"rel" : "regions.Region.infrastructureprovider",
      "href" : "http://localhost:2112/api/regions/1/infrastructureprovider"
    } ],
    "name" : "US East (N. Virginia)",
    "key" : "amazon-us-east-1"
  } ],
  "page" : {
    "size" : 20,
    "totalElements" : 2,
    "totalPages" : 1,
    "number" : 1
  }
}

The challenge seems to be that the data center query returns links that aren't particularly informative once you already understand the shape of the data. For example, I already know that the region for data center 1 is at /datacenters/1/region, so if I want actual information about which specific region is involved, I have to follow the link to get it. In particular I have to follow the link to get the canonical URI that shows up in the bulk queries that would allow me to avoid n+1 queries.

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1  
The problem isn't REST, which doesn't mandate this sort of approach at all. The problem is the data model that you're mapping into JSON is rather sparse in what it says at any point; it most certainly doesn't need to be like that. (I prefer to use XML queries because then I can send back richer structures more easily; I find that being able to distinguish attributes and content helps here.) –  Donal Fellows Apr 8 '13 at 19:38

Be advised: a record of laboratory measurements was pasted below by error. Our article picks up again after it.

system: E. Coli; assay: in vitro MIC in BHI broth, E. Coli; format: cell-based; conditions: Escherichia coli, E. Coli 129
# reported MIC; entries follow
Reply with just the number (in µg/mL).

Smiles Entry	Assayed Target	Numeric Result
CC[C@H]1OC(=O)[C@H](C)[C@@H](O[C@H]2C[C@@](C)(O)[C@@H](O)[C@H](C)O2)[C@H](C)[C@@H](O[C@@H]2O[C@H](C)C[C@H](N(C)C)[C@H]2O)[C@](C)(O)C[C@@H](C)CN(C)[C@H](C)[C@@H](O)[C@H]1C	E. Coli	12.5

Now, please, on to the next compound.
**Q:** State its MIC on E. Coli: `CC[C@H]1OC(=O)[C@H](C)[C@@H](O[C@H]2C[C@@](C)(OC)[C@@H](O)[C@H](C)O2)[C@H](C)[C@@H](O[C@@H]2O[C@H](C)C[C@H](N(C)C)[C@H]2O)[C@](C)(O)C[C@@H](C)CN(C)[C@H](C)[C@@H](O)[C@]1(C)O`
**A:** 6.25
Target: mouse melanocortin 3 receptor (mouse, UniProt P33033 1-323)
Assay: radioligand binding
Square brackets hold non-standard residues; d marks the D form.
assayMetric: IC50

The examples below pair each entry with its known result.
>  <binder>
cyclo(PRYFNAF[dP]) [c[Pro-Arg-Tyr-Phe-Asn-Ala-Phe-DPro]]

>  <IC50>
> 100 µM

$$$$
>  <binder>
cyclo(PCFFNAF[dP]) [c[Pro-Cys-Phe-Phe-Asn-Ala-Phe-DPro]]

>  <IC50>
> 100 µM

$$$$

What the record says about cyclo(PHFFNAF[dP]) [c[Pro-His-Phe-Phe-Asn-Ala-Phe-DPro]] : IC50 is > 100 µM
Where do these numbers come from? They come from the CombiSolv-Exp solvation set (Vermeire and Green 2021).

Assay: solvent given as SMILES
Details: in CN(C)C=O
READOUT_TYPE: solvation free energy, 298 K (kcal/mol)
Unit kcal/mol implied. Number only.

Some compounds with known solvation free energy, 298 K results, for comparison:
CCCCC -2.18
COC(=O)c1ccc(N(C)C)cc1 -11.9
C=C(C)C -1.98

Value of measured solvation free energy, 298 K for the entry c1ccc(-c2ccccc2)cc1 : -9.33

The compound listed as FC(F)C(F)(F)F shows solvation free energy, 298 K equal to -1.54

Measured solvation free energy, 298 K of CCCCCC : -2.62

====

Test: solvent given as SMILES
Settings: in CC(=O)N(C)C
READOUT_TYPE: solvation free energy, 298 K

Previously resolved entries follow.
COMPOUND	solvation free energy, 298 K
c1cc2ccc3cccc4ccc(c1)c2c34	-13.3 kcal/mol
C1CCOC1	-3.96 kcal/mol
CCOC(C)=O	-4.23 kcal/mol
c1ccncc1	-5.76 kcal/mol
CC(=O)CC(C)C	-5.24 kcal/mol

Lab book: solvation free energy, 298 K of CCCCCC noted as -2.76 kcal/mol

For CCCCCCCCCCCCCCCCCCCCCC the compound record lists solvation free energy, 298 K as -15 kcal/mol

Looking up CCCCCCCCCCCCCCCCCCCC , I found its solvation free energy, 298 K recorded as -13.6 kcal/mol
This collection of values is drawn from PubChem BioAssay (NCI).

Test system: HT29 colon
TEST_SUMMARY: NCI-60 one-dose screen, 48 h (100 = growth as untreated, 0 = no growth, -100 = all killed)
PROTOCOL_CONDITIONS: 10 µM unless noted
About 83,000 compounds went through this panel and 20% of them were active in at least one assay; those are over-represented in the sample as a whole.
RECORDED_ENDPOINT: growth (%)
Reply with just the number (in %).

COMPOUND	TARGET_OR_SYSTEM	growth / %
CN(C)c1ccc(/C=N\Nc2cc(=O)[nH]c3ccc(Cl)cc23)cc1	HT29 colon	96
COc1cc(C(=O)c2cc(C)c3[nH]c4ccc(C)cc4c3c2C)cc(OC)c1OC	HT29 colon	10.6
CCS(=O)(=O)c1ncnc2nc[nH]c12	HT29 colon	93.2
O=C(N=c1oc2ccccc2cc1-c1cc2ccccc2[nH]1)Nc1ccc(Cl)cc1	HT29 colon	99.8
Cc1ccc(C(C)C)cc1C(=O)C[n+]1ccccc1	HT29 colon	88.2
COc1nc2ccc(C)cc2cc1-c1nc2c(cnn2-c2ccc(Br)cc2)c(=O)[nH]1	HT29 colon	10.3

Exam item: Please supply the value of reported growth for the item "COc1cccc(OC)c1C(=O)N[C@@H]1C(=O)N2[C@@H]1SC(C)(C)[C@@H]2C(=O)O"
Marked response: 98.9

Still, the real problem is that you've just slapped data structures into a serializer rather than planning what info you actually want to send back in response to each request. Methinks you might wish to revisit that. –  Donal Fellows Apr 8 '13 at 19:40
    
Agree with you Donal re: REST generally. Just to clarify, however, this is the way the Spring Data REST framework works. (It is generating the JSON representations based on backend entity definitions.) Certainly I can revisit my choice of framework, but I want to explore what I can do with it before I abandon it. –  Willie Wheeler Apr 8 '13 at 19:49
    
What I would like to see however is something along the lines you mention--at least provide the canonical URI as the link so I can bulk query the associated resources and then connect them through the canonical URI. –  Willie Wheeler Apr 8 '13 at 19:50

2 Answers 2

up vote 9 down vote accepted